As soon as the calendar informs me that we are about to embark on the eight days of Hanukkah, I am overtaken by a compulsive urge to make latkes. Completely forgetting the horror of clean-up, I am motivated by visions of the succulent food with the delicious, crispy brown edges.
As an aside, one must always consult the calendar to verify the arrival of this holiday, because, unlike Christmas, it has no specific designated date. Rather, from year to year, it tends to hover over the month, and its descent is always a surprise. Not being a student of the Hebrew calendar, its landing always appeared to me as being completely arbitrary, although I’m sure that’s not the case. But, like all Jewish holidays, it’s never on time. It’s either early or late. In fact, I can recall one year, in the not-so-distant past, when Hanukkah was so eager to arrive, it actually collided with Thanksgiving.
But back to latkes. For the uninitiated, a latke (pronounced lat kuh, with emphasis on the lat) may appear to be nothing more than a fried potato pancake. But in truth, the little latke is so much more. It’s a fried potato pancake with a soul. The making and the eating is a treat for all the senses. Therefore, once a year, I say throw food caution to the wind, swallow an extra statin, and prepare to enjoy starch cooked in oil.
Actually, as a holiday tradition, it’s all about the oil. Cooking with oil is a commemoration of the ravaged temple and the miracle of the small amount of olive oil that kept the eternal light burning for eight days, instead of just one. But it is not my intention here to retell the Hanukkah story. If one is interested, one can always consult Rabbi Google. Rather, it is to praise the latke.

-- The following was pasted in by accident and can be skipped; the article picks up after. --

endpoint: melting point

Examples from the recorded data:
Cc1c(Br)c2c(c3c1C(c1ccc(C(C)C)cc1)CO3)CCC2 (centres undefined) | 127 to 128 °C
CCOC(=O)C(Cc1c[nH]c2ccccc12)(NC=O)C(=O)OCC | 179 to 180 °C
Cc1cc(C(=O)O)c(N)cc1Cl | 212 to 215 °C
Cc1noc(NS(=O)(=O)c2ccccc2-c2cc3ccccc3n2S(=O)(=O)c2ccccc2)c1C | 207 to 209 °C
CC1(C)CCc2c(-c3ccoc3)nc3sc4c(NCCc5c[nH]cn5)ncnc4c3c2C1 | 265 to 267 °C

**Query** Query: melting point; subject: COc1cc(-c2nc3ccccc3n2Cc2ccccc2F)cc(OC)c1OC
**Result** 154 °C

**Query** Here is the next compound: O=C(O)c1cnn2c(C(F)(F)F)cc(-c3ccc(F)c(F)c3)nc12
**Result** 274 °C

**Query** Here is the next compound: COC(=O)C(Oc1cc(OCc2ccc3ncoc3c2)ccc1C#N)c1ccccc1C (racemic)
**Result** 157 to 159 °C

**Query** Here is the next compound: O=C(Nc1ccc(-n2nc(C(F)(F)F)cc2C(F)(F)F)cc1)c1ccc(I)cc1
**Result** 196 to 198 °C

Latke. I even love the sound of the word, which I find somewhat sensual. Uttered slowly and softly, letting the tip of the tongue rise to plant a gentle caress just behind the teeth, could there be a more loving term of endearment? Come to me, my little latke.
But like all things Jewish, the proper preparation of latkes is not without differences of opinion. Traditionalists claim that the only authentic way to make them is to grate the potatoes by hand. Since I don’t believe that a preferred methodology is discussed in any biblical text, I stand with those who shred by food processor. The outcome is just as good, and one’s knuckles remain intact. (Contrary to popular belief, knuckle blood is really not the secret ingredient in a good latke.)
I prefer to get my tactile fix from squeezing the liquid from the shredded potatoes, then combining the other ingredients with my 10 digits. Want to release your inner child and relive the early developmental gratification of playing with your food? There’s nothing like being up to your elbows in potatoes, onions, eggs, and flour (or matzoh meal if you prefer).
And what can compare with the aroma of frying the latke? Nothing, except for eating the latke. Garnish as you like – apple sauce, sour cream, even caviar. And voila! The dull potato has been elevated into a luxurious treat.
And I say fie on the spoilers who attempt to ruin the entire experience by suggesting healthy alternatives. Like baking, instead of frying. Or substituting other vegetables for the potato. A kale and cauliflower latke? Really?
And don’t even think about using a prepared mix!